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The four panels produced by the City of Wilsonville will show the history of the Beauty and the Bridge project

PMG FILE PHOTO - The City of Wilsonville is adding installations to document the history of the 'Beauty and the Bridge' project.

In 2012, the Wilsonville community added a little color to a major transportation project.

Alongside the conversion of the I-5 Wilsonville Road interchange from six lanes to eight lanes, local students created "Beauty and the Bridge" — murals that stylized the interchange underpass. Seven years later, the City will add panels to remind the community of the project and add more context to the color on the walls.

The City designed four installations that are slated for implementation by the end of the year, according to assistant to the city manager Zoe Monahan. The four panels, which will be placed on each corner of the interchange, will focus on the history of transportation in the Wilsonville area and the progression toward the current interchange, the vision for the project, the involvement of local schools and the placement of the 7,200 tiles.

Monahan said the project will cost just over $23,000, funded largely through a Metro Community Enhancement grant totaling $20,000.

"I think they (the installations) are beautiful. Councilor Charlotte Lehan and our team have been working very hard to make sure they are historically accurate and factually accurate," Monahan said. "The team did a great job to bring this together. Hopefully, it will help people understand the significance of this."

The first panel talks about Boones Ferry, which led to settlement in Wilsonville; the arrival of I-5, which gradually transformed the formerly rural community; and the city's unique positioning on both sides of the freeway and the $22.5 million interchange project, which began in 2007.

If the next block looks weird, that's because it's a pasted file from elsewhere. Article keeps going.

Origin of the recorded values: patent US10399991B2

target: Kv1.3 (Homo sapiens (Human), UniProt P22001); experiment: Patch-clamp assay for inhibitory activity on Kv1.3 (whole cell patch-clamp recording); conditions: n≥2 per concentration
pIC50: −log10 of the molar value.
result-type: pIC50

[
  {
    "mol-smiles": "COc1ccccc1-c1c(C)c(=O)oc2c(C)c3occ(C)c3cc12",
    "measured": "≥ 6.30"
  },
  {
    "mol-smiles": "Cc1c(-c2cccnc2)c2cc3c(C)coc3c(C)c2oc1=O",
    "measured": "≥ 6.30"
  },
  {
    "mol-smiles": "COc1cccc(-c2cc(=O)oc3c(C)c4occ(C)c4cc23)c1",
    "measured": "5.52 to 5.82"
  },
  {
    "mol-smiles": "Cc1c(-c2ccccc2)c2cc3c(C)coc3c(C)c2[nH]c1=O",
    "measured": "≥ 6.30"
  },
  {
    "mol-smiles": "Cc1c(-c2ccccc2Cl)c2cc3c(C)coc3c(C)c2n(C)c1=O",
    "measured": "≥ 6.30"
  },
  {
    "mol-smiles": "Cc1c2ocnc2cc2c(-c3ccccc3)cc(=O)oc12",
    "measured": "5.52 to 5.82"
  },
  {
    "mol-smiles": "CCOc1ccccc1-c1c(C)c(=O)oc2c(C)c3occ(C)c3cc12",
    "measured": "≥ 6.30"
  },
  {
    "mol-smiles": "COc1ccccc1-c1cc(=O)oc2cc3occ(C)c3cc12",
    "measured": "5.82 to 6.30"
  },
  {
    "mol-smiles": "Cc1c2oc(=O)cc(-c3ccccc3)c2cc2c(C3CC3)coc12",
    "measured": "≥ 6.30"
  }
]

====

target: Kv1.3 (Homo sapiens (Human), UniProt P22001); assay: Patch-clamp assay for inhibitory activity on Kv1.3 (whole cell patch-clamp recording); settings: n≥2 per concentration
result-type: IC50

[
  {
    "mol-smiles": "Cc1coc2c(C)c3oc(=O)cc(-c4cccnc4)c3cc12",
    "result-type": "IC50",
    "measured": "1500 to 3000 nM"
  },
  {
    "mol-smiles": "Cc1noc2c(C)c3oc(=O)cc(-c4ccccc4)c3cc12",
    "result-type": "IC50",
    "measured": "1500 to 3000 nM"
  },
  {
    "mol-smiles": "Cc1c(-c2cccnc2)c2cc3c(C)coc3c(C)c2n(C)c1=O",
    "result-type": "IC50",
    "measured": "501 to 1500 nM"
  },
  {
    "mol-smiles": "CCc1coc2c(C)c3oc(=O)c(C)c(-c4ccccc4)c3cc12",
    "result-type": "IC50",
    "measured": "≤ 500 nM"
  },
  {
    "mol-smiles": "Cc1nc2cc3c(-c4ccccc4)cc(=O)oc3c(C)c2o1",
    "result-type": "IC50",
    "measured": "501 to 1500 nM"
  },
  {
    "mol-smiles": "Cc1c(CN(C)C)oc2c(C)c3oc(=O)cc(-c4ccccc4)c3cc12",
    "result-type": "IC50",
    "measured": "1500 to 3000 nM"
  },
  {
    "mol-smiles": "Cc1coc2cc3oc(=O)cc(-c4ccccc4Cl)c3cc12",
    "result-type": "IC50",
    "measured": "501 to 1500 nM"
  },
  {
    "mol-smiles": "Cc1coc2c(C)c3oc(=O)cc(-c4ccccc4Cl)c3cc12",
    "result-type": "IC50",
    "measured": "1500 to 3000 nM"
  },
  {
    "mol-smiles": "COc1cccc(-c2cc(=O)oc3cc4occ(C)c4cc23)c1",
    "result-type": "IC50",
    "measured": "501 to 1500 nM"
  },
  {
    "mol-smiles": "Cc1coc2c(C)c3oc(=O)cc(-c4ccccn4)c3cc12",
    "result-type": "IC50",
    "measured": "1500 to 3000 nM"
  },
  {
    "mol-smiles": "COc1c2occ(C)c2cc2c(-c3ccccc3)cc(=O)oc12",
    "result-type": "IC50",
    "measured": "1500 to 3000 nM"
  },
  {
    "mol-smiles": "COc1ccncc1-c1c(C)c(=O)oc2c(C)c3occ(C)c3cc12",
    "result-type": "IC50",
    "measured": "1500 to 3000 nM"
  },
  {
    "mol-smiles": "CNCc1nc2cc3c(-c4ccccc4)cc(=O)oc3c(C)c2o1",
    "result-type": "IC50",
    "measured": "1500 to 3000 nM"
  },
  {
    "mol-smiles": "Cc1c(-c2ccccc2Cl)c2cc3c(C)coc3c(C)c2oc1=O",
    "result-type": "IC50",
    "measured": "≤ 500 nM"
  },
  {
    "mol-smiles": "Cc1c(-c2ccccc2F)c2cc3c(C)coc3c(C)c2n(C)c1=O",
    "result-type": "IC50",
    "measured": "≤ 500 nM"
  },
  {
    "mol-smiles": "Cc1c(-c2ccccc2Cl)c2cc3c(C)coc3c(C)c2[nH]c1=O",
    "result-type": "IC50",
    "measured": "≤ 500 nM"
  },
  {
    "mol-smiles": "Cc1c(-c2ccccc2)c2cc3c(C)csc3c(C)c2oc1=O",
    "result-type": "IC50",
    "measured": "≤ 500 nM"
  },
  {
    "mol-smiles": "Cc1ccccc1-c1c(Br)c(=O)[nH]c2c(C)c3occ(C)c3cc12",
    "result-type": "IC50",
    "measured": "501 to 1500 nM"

Another panel shows how the City viewed the initial design of the project as uninviting and that local leaders wanted to "bring more life" to it.

Lehan views the project as an incentive to walk or bike rather than drive a car and as a connection between the two sides of Wilsonville.

"We wanted it to be safe and friendly for pedestrians, moms pushing baby carriages. All of that is partially to make it a nice crossing of I-5. We have so many services on both sides of the freeway so they need to be connected," Lehan told the Spokesman in 2018. "The interchange between Wilsonville and I-5 is the biggest traffic headache, and so every car we can get out of there is an advantage. I think once we tell the story, more people will want to walk just to read how it all came together."

Another panel explains that the project was borne out of community members' concern that the underpass would not be safe and that local elementary, middle school and high school students worked on it. And another says that a mother and son team were contracted to install the tiles.

"It was a very unique project that involved large numbers of kids, many of whom are still in high school," Lehan said. "It involved a lot of kids, parents, teachers. It was truly a community effort. That's why it deserves to be recognized."

The City also hopes to add lighting to the interchange, but that project has yet to be funded.


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